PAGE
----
This is my first foray into the DCAU continuity, and I keep getting the feeling that once I start, I won't be able to stop. This has been plaguing me since the episode "A Better World" in which my heart cried out for Lois Lane. Lois was always a favorite of mine, and I always enjoyed how she ended up falling for the man over the hero… only to find out that they were one in the same. Watching her with pure Superman, I came up with this. Hope it's enjoyable.


Lois stood by the window and overlooked the city. Metropolis. It had always been a symbol, at least for her. Just two years ago it had been her city, two years ago she had been the Daily Planet's ace reporter with Smallville constantly on her heels. Once she, the Daily Planet and Metropolis had stood for truth and hope, as had Superman. Now Metropolis was the Justice Lord's greatest city, and it was a symbol of their way of life.

It was depressing.

The Daily Planet was a shadow of the paper Lois had adored to write for. She could still remember Superman telling Perry what he could and could not write. Perry had quit on the spot. She had stayed, as she had known she would, while her colleagues had slowly walked out of the door. It was only a few months ago that she could bring herself to put down her pen. She still wrote personal pieces, journalistic stories that she would have written back in the day in hopes of a Pulitzer. Now, it seemed she was the only one who would read the bits of truth that she knew.

The streets were no longer the joyful bustle of activity that they had been. People's movements were slower, more cautious. They were afraid of doing something wrong and getting chained to a wall for a week. Of doing something horrible and getting their brain's bored out.

But you got what you wanted didn't you, Lois? You got Superman for yourself. He loves you.

She had been furious when he had told her that his real life persona was none other than Clark "Smallville" Kent, her partner and co-worker of over five years. She had looked forward to the merging of the two people when he had told her there was no need for Clark anymore, or even for the disappearance of Clark altogether.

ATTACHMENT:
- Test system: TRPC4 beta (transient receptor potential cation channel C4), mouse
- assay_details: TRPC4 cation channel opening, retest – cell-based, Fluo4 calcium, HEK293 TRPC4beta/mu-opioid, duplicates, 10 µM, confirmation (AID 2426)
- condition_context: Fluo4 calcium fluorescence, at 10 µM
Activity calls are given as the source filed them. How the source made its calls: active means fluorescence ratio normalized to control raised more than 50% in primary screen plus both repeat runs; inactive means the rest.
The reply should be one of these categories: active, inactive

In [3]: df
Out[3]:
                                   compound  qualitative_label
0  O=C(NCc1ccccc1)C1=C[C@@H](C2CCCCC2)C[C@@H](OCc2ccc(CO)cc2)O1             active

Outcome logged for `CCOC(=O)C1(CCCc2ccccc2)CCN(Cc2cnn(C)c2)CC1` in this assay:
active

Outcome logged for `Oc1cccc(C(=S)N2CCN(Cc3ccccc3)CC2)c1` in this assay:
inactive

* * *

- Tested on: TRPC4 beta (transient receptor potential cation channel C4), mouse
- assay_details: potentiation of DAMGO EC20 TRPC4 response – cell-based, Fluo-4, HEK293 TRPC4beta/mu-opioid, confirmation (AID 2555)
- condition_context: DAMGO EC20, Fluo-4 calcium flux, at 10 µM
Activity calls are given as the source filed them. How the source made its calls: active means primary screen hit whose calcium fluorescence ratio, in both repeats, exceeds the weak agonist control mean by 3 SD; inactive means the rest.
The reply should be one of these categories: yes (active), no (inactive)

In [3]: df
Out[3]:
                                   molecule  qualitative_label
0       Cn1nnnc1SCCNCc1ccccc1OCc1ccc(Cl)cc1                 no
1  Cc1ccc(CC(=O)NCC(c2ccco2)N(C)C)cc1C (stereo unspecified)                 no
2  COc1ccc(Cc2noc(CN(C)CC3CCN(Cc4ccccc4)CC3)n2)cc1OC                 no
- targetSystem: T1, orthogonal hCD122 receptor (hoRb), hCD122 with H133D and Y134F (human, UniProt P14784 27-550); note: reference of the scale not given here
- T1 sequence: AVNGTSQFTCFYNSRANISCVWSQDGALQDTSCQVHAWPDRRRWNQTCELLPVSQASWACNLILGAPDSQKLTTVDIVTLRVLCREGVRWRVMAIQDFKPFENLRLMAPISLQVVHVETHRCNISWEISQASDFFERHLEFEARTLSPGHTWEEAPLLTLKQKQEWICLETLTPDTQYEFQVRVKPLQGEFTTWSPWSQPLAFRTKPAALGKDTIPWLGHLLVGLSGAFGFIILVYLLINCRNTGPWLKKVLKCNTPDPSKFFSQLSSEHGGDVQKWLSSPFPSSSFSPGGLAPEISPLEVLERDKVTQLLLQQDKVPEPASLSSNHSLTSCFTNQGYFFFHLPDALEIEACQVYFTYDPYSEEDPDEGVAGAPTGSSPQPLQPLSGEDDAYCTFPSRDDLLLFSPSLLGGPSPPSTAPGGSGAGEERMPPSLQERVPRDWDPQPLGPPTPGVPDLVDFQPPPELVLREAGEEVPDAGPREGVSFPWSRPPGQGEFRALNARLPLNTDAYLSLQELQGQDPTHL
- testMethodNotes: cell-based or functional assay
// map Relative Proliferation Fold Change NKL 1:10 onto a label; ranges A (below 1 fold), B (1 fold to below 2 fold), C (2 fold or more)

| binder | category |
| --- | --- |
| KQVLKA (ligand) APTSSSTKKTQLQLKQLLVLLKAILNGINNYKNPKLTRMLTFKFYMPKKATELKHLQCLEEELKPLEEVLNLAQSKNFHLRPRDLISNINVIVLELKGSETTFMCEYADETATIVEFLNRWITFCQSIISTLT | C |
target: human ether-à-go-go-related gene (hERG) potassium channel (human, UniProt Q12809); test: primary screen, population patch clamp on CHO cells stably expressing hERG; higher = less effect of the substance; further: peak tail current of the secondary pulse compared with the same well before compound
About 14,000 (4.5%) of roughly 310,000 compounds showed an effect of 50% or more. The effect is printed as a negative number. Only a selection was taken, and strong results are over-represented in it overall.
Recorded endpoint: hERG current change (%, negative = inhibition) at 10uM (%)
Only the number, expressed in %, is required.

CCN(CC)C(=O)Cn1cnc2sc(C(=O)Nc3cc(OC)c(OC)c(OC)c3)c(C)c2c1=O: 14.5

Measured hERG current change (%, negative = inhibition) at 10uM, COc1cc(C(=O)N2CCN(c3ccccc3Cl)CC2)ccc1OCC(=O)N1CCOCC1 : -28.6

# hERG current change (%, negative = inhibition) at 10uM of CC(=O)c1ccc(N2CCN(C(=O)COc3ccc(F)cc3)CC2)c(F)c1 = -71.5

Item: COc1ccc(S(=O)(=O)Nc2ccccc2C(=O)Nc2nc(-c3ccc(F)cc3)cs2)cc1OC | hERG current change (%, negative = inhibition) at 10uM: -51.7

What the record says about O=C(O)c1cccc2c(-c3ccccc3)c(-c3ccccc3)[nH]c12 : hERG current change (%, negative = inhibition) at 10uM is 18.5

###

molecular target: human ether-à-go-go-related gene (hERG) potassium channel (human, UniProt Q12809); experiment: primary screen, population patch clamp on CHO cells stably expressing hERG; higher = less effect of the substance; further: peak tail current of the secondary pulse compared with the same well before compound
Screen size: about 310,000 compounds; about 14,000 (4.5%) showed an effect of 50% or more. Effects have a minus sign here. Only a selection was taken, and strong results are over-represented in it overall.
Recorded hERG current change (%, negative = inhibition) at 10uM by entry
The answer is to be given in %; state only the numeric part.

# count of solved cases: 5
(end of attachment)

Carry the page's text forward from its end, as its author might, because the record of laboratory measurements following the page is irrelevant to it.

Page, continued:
She hadn't realized how much she would come to miss Clark.

It wasn't odd if you worked with someone day in and out for years to miss them when they went away. She had missed Clark the first time she had thought him dead all those years ago. She had cried and mourned him until she realized he was alive and threatened to break his legs. That made some sort of sense. What was odd was seeing his face every day, minus those stupid glasses(God she hated that disguise), and see no sign of him. No sign of the morals, integrity and justice that he had always put forth.

Superman's list of casualties started with Lex Luthor, but right after he did away with the evil that had plagued him, he killed Clark Kent.

It had been a long time since she had seen the Kents in Metropolis. They had of course come for the "funeral" held for Clark as being a Justice Lord was going to be a full-time job and he wouldn't have time for the two. Martha had called for awhile, and then about a year and a half ago. Martha had been holding back tears as John had led her away, Kara had already sprinted for the car. Martha had given her hand one last squeeze, as if in understanding before she had left.

At the time, she had been foolish enough to think they didn't understand their child. Now she knew they understood too well. Clark Kent, being raised by John and Martha, had given Superman the knowledge of where the lines were and what was going too far.

He no longer had that.

The first time he had taken away someone's mind so that they would be "more useful for society" she had collapsed into tears when she had returned home. Her stunning hero, the one man she put above all else, had just taken away a person's ability to reason, to think things out, to do what they believed in. It wasn't that Lois agreed with what villains did, it was that she believed in one taking control of his or her own life, making their choices.